Redistricting, vaccine boosters, and eviction protections

Legislative interns in front of House rostrum
Legislative interns in front of the House rostrum in 2020, our last in-person session

Dear friends and neighbors,

October is here (already!) and preparations for the 2022 legislative session continue in Olympia. That includes planning and preparing for the next cohort of legislative interns.

If you know someone who is currently a college junior or senior in good academic standing, you may want to let them know about the Washington State Legislative Intern Program. Applications are being accepted for the 2022 session now, with a priority deadline of October 15.

More information about intern responsibilities, eligibility requirements, and the application process is available here. Fun fact: interns have been part of each legislative session since 1955, including during the 2021 remote session.

This program is open to students of all majors and backgrounds. No political experience is necessary, just an interest in learning about and participating in the legislative process. Having had the opportunity to work with several outstanding interns who were assigned to my office over the years, I strongly encourage eligible students from the 27th District to learn more about this opportunity.

Proposed redistricting maps are online

Draw Your WA graphic

Once every 10 years, the political boundaries in our state are redrawn to evenly balance the population among each legislative and congressional district. Doing so ensures each district represents an equal number of residents, because communities and populations change over time.

In our state, an independent redistricting commission is charged with redrawing these boundaries. The commission is made up of four commissioners that are each appointed by the four legislative caucuses, plus a fifth nonvoting commissioner. Back in December 2020, I was proud to appoint April Sims to be the redistricting commissioner for the House Democratic Caucus.

Last month, the commissioners each released their proposed legislative and congressional maps.  These proposed maps can be viewed online here.

Now it’s YOUR chance to weigh in. A public outreach meeting on the proposed legislative maps already took place this week on Oct. 5th, but you can still leave a comment on each commissioner’s map even if you didn’t attend the meeting. And you can watch a replay of the full meeting here in English, Spanish, or with ASL interpretation.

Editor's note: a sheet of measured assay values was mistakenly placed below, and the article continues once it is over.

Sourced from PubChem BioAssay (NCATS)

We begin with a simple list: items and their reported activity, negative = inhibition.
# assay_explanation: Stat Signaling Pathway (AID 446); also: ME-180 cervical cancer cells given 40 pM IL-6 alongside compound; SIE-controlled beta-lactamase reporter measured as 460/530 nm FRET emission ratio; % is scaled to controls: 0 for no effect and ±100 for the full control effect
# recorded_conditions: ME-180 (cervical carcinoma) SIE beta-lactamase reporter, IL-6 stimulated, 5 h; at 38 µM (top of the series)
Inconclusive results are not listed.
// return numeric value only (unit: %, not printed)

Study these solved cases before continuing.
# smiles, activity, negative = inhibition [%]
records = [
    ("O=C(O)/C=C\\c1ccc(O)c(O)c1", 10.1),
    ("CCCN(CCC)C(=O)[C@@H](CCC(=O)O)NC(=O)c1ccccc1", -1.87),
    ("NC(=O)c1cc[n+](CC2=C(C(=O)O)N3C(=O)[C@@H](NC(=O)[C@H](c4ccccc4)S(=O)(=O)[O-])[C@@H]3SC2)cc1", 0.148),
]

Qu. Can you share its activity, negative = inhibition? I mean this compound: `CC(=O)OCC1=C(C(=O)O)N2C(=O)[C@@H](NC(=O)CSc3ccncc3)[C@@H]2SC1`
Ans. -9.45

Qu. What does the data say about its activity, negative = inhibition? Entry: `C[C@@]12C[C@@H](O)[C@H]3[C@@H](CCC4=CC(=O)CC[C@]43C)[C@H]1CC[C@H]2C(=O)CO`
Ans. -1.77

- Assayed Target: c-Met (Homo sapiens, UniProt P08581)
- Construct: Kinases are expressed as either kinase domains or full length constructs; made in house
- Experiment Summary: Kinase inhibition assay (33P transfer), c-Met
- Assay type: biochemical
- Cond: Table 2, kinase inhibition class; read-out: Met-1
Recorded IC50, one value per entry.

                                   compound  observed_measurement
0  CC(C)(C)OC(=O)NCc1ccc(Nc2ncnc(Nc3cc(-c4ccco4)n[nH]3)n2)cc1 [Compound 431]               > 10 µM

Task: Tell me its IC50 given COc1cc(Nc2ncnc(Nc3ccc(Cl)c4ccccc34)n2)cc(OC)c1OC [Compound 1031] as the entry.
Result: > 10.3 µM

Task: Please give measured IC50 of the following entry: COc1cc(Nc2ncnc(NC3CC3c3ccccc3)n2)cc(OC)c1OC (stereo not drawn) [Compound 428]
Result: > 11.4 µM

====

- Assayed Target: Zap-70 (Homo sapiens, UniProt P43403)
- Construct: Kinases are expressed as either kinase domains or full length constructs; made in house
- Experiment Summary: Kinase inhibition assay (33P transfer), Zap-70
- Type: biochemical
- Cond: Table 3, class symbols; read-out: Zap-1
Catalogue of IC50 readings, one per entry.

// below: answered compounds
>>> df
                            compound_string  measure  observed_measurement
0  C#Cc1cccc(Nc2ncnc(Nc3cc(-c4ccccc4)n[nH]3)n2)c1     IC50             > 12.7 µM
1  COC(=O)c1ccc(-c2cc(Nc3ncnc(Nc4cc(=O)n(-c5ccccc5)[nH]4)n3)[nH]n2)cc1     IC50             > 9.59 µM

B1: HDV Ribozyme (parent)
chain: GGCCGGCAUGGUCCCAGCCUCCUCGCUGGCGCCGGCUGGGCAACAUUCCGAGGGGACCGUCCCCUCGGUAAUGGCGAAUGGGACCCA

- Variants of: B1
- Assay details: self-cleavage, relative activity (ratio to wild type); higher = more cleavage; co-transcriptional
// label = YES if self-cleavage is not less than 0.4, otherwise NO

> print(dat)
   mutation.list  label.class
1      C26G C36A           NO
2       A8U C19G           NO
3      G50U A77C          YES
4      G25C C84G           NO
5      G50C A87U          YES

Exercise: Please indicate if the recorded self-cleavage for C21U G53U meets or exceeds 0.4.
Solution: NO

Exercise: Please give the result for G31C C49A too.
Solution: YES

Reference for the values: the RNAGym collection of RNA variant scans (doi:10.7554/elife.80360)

A public outreach meeting on the proposed congressional maps is taking place online this Saturday, Oct. 9th. You can watch the meeting or register to comment here.

I hope you’ll add your voice to the conversation. It is critical that the commission’s final maps reflect the input of the people and communities of our state.

COVID-19 booster shots now available to certain populations

woman getting vaccine

A third “booster” shot of the Pfizer-BioNTech COVID-19 vaccine has been approved by the FDA and the Western States Scientific Safety Review Workgroup.  To help protect those most at risk of complications or death from COVID-19, and to help stop community spread of the virus, I urge all qualified individuals to get their booster shot as soon as possible.

The CDC recommends booster doses of Pfizer vaccine for people who have completed two doses of Pfizer at least 6 months ago and are:

The following people may also receive the booster shot at least 6 months after receiving two doses of Pfizer vaccine based on their individual benefits and risks:

  • 18-49 years who are at high-risk because of underlying medical conditions.
  • 18-64 years in occupational or institutional settings that put them at high risk for COVID-19 (healthcare, schools, childcare, homeless shelters, correctional facilities).

You can find a COVID-19 vaccination appointment here.

Housing stability “bridge” extended through Oct. 31

The governor recently extended the housing stability “bridge” proclamation through Oct. 31st, continuing protections for certain renters who are struggling to recover financially from the pandemic.

If you currently need rent assistance or anticipate not being able to pay rent, apply now to ensure you are protected, even if your application is not processed before October 31.

Multiple tenant protections specifically designed to provide help to those who need it were signed into law this past session. This includes the new Eviction Resolution Pilot Program, which helps people avoid losing their home.

I’m proud of the steps the legislature took this year to strengthen renter protections, provide rental assistance, and bolster economic survival measures to make sure people emerge successfully from the severe economic hardship brought on by the COVID-19 pandemic. Here are some additional resources:

  • Housing and other rights in multiple languages:
  • Toll Free Eviction Defense Screening line: 855-657-8387.
  • Washington State Attorney General’s question/complain form: submit questions or concerns online here, or call 1-833-660-4877 to leave a message.

Landlords who lost rent or have property damage caused by tenants can also access funding through the Landlord Mitigation Program.

Thanks for reading this e-newsletter. It is an honor to serve as your state representative, and I hope you will reach out to me with your comments, questions, and concerns.


Laurie Jinkins informal signature